We’re kicking off our Copy Culture in the US and Germany pre-release festivities with a fresh(ish) look at an old question: is unauthorized file sharing wrong? Or more properly: do Americans think it’s wrong? Continue reading “Unauthorized File Sharing: Is It Wrong?”
What else is going on in Greece these days? Did you guess: a major crackdown on Greek file sharing sites?
On this subject, I’m very pleased to publish a guest essay by Dr. Petros Petridis of Panteio University in Athens.
File Sharing and the Greek Crisis
petros.petridis at gmail.com
According to the major copyright industry groups, Greece has among the highest rates of “piracy” in the European Union. The Business Software Alliance recently put this number at 61% of the software market—exceeded only by Romania and Bulgaria. The IFPI listed Greece in its top ten ‘priority countries’ for music piracy in 2006. The US Trade Representative’s office has kept Greece on its “Watchlist” of badly behaving countries since 2008.
It is easy to see file sharing through the lens of the larger Greek crisis—as part of the wider breakdown and circumvention of formal institutions. But the file sharing story in Greece is both simpler and more complicated than that.
Continue reading “File Sharing and the Greek Crisis”
As last week’s arrest of Megaupload owner Kim Dotcom emphasized, the main character in the SOPA/PIPA debate is the foreign thief. He’s everywhere—robbing Americans of their creativity, jobs, and money. Worse, he’s enjoying himself. As the Chamber of Commerce put it: “The criminals behind these sites are laughing all the way to the bank, stealing the best of American creativity and innovation at the expense of our jobs and consumers.”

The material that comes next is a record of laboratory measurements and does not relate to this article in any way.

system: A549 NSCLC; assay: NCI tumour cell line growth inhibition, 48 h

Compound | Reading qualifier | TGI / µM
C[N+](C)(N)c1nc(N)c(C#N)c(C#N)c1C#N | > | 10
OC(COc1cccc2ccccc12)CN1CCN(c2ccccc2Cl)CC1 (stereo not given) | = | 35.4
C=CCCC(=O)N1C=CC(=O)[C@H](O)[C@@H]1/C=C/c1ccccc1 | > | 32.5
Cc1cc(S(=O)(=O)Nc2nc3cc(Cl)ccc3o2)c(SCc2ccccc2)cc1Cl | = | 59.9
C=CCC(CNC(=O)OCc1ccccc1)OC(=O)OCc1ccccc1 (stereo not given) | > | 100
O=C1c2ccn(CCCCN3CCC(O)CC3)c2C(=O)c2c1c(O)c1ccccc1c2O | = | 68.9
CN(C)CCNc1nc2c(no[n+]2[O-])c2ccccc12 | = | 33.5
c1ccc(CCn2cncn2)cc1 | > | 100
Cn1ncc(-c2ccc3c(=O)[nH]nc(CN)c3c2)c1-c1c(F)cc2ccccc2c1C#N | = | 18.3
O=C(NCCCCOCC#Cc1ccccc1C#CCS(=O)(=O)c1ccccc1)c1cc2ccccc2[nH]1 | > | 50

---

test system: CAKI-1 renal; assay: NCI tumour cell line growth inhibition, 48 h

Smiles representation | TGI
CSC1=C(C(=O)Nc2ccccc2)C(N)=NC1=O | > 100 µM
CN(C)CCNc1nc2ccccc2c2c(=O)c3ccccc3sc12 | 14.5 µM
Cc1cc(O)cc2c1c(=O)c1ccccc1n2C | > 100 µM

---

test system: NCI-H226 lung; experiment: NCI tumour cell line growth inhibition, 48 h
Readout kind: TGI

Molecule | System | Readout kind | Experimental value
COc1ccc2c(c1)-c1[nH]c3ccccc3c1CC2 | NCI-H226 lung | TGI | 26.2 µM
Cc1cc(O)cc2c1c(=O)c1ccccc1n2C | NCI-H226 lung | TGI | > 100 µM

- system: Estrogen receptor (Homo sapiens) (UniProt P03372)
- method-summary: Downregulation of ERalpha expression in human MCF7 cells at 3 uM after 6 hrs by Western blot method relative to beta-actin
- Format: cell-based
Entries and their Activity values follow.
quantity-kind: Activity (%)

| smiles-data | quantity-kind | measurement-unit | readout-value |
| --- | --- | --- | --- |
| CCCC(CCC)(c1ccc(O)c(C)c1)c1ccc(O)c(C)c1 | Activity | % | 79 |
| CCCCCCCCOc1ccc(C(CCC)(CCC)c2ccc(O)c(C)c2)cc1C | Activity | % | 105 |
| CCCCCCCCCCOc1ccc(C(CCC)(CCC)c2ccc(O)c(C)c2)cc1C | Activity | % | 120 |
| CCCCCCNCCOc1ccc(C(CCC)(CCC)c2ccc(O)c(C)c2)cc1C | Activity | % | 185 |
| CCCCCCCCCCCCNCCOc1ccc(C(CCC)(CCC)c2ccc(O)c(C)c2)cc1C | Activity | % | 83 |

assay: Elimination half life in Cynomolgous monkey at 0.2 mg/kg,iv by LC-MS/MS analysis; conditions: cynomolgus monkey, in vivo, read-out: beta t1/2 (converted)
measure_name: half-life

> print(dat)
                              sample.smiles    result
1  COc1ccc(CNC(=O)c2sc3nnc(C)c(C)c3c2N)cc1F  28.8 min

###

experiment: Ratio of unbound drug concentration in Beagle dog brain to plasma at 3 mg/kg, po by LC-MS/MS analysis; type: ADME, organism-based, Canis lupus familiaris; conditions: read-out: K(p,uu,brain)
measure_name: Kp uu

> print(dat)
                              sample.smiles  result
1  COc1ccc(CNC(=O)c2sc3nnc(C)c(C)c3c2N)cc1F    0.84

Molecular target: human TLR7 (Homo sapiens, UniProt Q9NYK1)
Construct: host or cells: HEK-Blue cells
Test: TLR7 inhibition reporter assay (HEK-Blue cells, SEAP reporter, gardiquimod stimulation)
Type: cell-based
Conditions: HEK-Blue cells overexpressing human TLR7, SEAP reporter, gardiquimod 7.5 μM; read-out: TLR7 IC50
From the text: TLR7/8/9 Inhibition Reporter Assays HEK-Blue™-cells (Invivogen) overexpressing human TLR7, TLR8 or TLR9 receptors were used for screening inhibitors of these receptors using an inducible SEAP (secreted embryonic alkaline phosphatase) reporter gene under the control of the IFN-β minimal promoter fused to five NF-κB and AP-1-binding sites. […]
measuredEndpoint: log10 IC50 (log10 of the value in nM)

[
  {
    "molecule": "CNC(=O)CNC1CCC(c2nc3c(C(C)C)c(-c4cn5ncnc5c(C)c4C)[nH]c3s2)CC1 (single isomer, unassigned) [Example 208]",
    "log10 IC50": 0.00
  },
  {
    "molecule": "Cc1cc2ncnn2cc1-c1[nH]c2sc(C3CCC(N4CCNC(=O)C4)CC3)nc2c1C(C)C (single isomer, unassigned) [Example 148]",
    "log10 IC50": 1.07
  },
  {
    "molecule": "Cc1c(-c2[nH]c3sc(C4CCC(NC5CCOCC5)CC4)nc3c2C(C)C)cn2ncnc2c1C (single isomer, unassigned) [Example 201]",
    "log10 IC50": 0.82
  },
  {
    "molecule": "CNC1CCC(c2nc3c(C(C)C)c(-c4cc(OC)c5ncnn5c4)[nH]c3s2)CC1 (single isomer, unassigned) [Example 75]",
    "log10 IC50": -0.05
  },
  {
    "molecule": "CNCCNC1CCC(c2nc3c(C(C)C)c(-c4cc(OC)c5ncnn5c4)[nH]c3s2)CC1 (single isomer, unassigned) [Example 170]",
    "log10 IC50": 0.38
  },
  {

[Strictly speaking, the top five pirated films of the year were Fast Five, The Hangover II, Thor, Source Code, and I am Number Four. It’s not a ‘best of’ list, exactly, but that’s a different story.] Continue reading “Meganomics”
COPY CULTURE: INFRINGEMENT AND ENFORCEMENT IN THE U.S. (PDF)
The U.S. House of Representatives is now debating the Stop Online Piracy Act (SOPA)—the counterpart to the Senate’s PROTECT IP Act. If passed, the bill will expand criminal penalties for copyright infringement and give the government (and private parties) new powers to block access to websites accused of facilitating infringement.
The bill is the latest in a series of efforts to strengthen copyright enforcement online. Earlier this year, Internet Service Providers and the film and record industries reached an agreement to expand the private policing of online infringement. Search engines, social networking platforms, cloud storage providers, universities, and other institutions face growing pressure to monitor and filter Internet activity.
This research note is an effort to bring American public opinion to bear on this vital conversation. The note excerpts a forthcoming survey-based study called Copy Culture in the U.S. and Germany. Drawing on results from the U.S. portion of the survey, it explores what Americans do with digital media, what they want to do, and how they reconcile their attitudes and values with different policies and proposals to enforce copyright online. Continue reading “The Copy Culture Survey: Infringement and Enforcement in the US”